Investigators are asking Uber for records as they investigate the theft of more than $700,000 from an 82-year-old Florida woman who apparently fell for a “grandparent scam."
Over the summer, the scammers convinced the woman that her granddaughter was in legal trouble and needed her help. They told her to make withdrawals from her bank and hand the money over to a courier, according to court records in the case.
Hillsborough County Sheriff’s investigators have asked Uber about rideshare pickups at the woman's home between April and August. They want the name of the Uber account holder, and credit card information, along with the history of pickups and drop-offs at various locations, the Tampa Bay Times reported.
A detective wrote in court records that these details “will assist with providing information to who purchased the rideshares and where the victim’s funds actually went,” a detective wrote in court records.
Get New England news, weather forecasts and entertainment stories to your inbox. Sign up for NECN newsletters.
The woman told investigators she did not arrange for the rideshares.
An Uber spokeswoman told the newspaper on Wednesday that the company is in touch with the Sheriff’s Office to help with the investigation.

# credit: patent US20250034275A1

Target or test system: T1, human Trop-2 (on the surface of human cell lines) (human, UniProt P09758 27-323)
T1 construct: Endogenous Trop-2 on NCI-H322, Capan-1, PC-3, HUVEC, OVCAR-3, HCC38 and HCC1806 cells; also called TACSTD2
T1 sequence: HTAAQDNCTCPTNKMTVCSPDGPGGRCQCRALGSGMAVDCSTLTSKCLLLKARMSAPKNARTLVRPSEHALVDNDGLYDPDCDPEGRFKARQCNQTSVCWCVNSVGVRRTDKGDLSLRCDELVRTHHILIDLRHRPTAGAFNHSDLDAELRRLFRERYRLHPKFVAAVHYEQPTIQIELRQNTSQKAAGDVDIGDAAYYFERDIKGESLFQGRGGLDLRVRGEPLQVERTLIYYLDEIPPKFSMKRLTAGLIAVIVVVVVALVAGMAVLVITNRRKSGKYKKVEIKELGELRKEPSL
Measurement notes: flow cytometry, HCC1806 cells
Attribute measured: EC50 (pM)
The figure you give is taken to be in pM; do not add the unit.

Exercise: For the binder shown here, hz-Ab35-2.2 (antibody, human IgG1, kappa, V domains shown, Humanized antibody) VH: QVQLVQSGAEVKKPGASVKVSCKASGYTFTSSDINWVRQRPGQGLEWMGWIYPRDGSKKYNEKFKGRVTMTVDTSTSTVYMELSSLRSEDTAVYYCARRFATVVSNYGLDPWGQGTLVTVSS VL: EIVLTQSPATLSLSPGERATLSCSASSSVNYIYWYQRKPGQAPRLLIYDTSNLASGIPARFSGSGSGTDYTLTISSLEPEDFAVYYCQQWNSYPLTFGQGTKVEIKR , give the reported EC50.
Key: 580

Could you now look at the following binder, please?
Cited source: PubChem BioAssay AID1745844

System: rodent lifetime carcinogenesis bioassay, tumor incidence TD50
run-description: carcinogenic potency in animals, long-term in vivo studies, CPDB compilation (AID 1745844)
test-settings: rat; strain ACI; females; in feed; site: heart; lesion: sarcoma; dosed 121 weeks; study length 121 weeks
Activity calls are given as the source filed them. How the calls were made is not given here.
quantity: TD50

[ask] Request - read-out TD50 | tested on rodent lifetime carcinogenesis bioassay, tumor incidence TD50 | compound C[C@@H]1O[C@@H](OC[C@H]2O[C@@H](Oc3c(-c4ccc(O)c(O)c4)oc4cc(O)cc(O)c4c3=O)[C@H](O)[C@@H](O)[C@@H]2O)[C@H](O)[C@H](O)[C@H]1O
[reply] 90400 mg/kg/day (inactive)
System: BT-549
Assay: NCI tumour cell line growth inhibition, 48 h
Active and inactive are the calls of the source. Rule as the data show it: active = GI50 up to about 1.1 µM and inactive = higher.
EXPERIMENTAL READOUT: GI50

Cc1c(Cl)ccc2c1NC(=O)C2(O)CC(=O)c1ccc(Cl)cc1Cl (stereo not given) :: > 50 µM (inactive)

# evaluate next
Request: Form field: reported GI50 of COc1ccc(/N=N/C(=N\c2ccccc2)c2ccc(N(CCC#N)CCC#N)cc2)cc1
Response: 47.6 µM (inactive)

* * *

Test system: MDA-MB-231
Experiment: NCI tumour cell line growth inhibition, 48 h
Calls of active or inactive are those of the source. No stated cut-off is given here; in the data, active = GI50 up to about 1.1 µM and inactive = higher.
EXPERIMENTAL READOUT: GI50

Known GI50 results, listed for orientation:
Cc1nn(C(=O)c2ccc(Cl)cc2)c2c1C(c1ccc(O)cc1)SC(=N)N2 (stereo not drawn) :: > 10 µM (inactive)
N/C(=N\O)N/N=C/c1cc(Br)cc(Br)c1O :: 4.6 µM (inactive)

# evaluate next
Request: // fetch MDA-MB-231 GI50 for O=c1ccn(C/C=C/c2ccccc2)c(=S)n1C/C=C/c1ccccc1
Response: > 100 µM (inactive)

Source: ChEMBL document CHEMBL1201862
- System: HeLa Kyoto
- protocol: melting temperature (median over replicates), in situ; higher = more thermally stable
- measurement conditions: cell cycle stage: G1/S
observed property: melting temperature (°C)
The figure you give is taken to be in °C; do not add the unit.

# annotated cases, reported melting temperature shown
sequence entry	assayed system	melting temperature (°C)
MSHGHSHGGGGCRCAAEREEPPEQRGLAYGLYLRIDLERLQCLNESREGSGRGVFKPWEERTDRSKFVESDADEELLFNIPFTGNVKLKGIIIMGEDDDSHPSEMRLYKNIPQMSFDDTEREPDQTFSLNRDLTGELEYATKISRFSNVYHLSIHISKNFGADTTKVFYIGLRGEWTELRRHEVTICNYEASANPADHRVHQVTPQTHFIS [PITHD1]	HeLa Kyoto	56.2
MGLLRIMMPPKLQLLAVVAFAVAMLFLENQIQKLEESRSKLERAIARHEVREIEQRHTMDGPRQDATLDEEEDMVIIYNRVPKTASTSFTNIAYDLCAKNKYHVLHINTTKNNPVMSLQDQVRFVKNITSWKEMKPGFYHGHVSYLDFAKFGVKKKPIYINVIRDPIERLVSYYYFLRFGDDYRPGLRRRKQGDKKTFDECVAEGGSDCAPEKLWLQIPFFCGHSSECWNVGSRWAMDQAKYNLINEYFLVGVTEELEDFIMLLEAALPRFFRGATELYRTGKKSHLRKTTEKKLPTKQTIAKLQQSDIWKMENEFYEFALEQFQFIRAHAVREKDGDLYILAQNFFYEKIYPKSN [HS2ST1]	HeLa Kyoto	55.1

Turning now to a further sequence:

It was not clear whether the rides were for couriers to come to the woman's house to get the cash, and the sheriff's office declined to clarify that point, citing an ongoing investigation, the Times reported.
U.S. & World
The woman received the first call from a young woman, claiming to be her granddaughter. She said she had been in a car accident and needed money to get out of jail, according to court records. A man who claimed to be the granddaughter's lawyer then took the phone and spoke to the woman.
They convinced the woman to make 13 withdrawals from different branches of BB&T Bank, ending at $100,000 when she ran out of money, the newspaper reported.
Guy Burns, the woman's attorney, said the scammers’ story kept getting more elaborate as the weeks went on.
As the weeks dragged on, the scammers convinced the woman to tell anyone at the bank who inquired about the withdrawals that the money was for home improvements. And that her contractors preferred to be paid in cash.
They also told the woman how to wrap the bricks of money in padded envelopes for the courier who would pick it up.
The woman's lawyer filed a civil lawsuit in September against Truist Bank, created when BB&T merged with SunTrust, court records show. They allege negligence for letting the woman make large and unusual withdrawals even after red flags were raised.